I've seen windows 2000 machines that are on both networks running 2000 SP1 and no later security patches THIS YEAR (Not a practice recommended by the vendor either, this was a customer who 'knew better').... lets also mention that it also had a VERY easy to guess Admin password!

    Tis a scary world.

    Most vendors have best practices for keeping nasties off the process networks, it's usually the customers who compromise to make their own life easier. Usually decisions made by the onsite IT people who, lets be honest, have NO idea about how/what a process system does. I work across many large sites and in general the IT people do not understand what is required and tend to be the ones who punch the massive holes in the firewalls to get things to work.

    The vendors (I work for one) are now catching up by hardening things better at the hardware and software levels, but it's the legacy stuff that scares the bejeezus out of me!!!

  • well what do you expect? these devices use microcontrollers and are limited by size of memory in the chips. its not allways possible to secure to the Nth degree, so one must analyse the risk of the hardware provided. dont connect them to a public network. at most. connect the ethernet to a windows PC that can recive emails, but is not connected to the company LAN.

    PLC hardware must remain hardware modules from 20 years ago, so its no good putting in the latest and gratest microcontroller in every year, if it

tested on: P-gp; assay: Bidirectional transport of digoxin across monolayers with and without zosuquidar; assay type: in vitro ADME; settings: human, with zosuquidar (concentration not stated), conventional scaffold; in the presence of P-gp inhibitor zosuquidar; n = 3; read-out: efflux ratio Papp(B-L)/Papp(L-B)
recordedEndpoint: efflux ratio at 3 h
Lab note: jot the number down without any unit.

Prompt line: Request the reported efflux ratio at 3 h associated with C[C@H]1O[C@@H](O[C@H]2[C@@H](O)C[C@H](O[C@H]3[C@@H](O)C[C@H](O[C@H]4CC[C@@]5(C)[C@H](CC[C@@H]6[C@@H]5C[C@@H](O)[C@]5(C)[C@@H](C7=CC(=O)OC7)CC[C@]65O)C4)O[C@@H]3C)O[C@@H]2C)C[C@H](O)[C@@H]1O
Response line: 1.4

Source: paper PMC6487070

• In the products I've seen (including some of the source code), they were loaded with factory backdoors, sloppy coding, and many designs hadn't been updated since the mid 1990s.

    Certainly doesn't help that a lot of the operators of these devices hire the cheapest engineers or techs they can find, usually without a good computer eng background.

  • SCADA are not PLC's (Score:5, Informative)

    by gnalre (323830) on Sunday January 22, 2012 @05:19AM (#38779541)

    Ok, firstly SCADA and PLC's are two different things. SCADA is the HMI control system and PLC's are the parts that actually talk to the physical devices. While sometimes they are in the same box usually they are totally different devices. Secondly PLC's can be anything from windows PC's to low level simple processors. However they have one overriding concern and that is real time control of the plant hardware. This is why PLC's are hard to secure. Often they have not the power to run encryption algorithms required for security.

    But they should not need to. Almost all of them are bespoke running closed simple OS, using proprietary languages. More importantly they should all isolated both behind physical security and network within a DMZ. That's not to say security cannot be improved, however these are not your PC's connected to the internet.